It isn’t hard to find a common theme uniting some of the more interesting entries in the final week of the New York Jewish Film Festival this year. From the cafés of Paris to the Catskills, the documentaries on display are ruminations on the role of the Jewish artist in modernity. One could even argue, somewhat tongue-in-cheek, that the excellent Polish thriller “Daas” is about a Jewish artist. A con artist.
“Daas” is an elaborately imagined period piece, set in the Vienna of 1776, involving the strange circle of followers and stalkers surrounding the false messiah Jacob Frank (Oldgierd Lukaszewicz). Written and directed by Adrian Panek, the film is a complicated, cryptic puzzle focusing on two men. Golinski (Andrzej Chyra) is an ex-Frankist who is deeply invested, both financially and emotionally, in his invention of synthetic rubber. Klein (Mariusz Bonaszewski) is an official in the Austrian court who is investigating Frank’s presence in Vienna. Is Frank the miracle worker he purports to be or the greedy fraud Golinski claims? Is he engaged in a vast conspiracy against the Hapsburgs, or is he just another seeker after petty advantages, a typical court hanger-on?
The film begins in a welter of teases, flash-forwards and flashbacks that hint at mysterious cabals and dark debauchery, then it quickly settles into a clever back-and-forth between absurdist events involving the sad-sack Golinski in Poland and a sort of 18th-century Robert Ludlum thriller that Klein’s inquiries quickly become. Through it all, Frank looms as an ominous, mostly unseen presence. Panek resolves the polarities with admirable cleverness and wit and, especially given that “Daas” is his first feature film, the result is immensely satisfying.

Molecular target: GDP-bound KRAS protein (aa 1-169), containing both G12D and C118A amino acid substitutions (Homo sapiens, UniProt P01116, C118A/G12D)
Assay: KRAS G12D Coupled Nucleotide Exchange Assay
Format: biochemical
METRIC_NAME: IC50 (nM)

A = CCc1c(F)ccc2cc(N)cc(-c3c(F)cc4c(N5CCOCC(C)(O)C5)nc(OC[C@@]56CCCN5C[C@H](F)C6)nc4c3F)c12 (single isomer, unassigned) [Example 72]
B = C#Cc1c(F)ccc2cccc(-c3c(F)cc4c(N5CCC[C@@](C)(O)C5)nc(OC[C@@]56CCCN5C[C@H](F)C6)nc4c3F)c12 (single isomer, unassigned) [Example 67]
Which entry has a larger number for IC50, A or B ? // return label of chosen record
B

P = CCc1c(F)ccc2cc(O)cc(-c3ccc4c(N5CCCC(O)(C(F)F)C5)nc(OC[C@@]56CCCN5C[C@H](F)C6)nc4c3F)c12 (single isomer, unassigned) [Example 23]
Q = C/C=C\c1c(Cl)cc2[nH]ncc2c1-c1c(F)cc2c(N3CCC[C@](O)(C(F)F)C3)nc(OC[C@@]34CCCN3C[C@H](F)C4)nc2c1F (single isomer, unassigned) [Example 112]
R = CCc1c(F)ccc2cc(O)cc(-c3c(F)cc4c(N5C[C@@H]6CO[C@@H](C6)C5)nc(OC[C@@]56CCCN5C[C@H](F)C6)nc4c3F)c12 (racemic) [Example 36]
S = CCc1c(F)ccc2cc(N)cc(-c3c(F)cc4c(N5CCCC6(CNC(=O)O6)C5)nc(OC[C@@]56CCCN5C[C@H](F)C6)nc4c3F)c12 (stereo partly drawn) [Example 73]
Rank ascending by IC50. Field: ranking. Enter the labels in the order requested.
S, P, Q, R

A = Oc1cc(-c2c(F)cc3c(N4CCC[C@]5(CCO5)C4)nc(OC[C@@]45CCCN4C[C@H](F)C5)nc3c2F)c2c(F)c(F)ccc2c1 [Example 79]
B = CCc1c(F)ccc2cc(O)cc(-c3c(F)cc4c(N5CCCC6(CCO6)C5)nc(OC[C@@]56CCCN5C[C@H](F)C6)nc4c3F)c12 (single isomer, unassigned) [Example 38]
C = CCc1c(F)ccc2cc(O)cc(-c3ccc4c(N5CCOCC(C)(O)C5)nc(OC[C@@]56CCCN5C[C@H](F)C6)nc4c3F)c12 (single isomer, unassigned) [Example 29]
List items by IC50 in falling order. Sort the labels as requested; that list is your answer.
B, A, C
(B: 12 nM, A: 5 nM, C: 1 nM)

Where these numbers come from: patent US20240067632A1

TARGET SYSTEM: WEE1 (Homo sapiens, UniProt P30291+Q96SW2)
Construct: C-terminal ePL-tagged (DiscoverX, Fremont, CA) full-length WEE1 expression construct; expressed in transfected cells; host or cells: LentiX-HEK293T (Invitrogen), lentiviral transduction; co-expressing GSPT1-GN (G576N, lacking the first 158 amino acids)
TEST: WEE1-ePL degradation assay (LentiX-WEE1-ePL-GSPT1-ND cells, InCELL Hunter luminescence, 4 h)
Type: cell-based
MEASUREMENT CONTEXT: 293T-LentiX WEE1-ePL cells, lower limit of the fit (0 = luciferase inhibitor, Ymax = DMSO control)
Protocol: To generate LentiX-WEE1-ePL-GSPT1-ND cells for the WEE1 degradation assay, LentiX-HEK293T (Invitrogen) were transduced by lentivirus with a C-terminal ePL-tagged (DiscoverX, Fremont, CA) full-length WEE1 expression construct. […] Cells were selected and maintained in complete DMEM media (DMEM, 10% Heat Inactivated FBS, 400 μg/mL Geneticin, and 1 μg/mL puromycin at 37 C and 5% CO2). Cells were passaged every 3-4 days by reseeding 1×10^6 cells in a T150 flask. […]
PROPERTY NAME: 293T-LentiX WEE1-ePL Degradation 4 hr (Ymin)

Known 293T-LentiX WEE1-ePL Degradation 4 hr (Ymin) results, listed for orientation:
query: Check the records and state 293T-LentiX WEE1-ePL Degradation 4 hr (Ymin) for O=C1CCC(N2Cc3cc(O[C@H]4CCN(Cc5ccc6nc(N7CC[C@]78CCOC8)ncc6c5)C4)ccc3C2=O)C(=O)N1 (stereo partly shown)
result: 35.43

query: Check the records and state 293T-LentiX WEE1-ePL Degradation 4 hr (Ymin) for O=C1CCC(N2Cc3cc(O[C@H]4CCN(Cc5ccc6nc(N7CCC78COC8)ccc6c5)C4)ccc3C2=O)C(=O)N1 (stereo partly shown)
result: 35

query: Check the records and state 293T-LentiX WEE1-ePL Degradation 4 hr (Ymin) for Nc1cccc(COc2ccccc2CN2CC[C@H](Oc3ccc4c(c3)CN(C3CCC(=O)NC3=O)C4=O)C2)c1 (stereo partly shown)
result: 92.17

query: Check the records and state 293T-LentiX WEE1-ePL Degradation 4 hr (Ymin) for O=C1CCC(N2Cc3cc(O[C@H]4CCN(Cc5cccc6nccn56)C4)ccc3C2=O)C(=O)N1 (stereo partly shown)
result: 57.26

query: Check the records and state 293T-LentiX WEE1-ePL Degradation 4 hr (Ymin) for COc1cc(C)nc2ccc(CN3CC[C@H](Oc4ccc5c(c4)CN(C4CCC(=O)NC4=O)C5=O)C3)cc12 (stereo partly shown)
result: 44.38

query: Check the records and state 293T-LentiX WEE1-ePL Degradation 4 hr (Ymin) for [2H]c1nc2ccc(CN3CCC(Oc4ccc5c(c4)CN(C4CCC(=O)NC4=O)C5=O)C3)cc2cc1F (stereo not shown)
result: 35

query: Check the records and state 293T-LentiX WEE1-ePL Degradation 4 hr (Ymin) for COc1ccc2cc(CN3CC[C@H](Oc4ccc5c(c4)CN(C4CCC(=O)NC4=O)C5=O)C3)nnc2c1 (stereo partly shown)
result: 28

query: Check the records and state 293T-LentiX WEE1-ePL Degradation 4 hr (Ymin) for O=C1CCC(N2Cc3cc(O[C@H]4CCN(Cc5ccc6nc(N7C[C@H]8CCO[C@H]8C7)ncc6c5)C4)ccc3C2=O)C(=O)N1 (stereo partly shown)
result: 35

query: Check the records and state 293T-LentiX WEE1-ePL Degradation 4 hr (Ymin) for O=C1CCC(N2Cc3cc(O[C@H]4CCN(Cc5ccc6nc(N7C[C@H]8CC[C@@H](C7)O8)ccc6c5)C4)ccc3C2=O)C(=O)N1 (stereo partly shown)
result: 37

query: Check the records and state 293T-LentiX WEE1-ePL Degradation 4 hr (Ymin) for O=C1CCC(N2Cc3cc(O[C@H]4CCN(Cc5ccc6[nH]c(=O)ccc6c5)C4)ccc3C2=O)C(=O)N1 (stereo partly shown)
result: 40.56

Tomer Heymann’s “The Queen Has No Crown” is hardly his first feature. His previous documentaries have included “It Kinda Scares Me” and the widely acclaimed “Paper Dolls,” but “Queen” is his most intensely personal film to date. The film is an extravagantly inclusive look at his own family. He opens with footage of his grandfather, recalling the moment in which he knew he would have to leave an increasingly Nazified Berlin, then rapidly traces the family’s trajectory to Palestine and after. Using a series of Passover seders as the tentpoles that both mark off and support the chronology, Heymann traces the gradual dispersal of his parents and his four brothers, involving divorce and departure from Israel. Like a gay Israeli version of American documentarian Ross McElwee (“Sherman’s March”), Heymann films compulsively, documenting even the most intimate moments. Like McElwee’s family and friends, Heymann’s circle is filled with people telling him to put the camera down and just experience his life firsthand. Happily for those of us who are his audience rather than his subjects, he cannot shake his need to get it all on film and video. “Queen” is an entertaining reminder that all families — happy or sad — are both alike and different.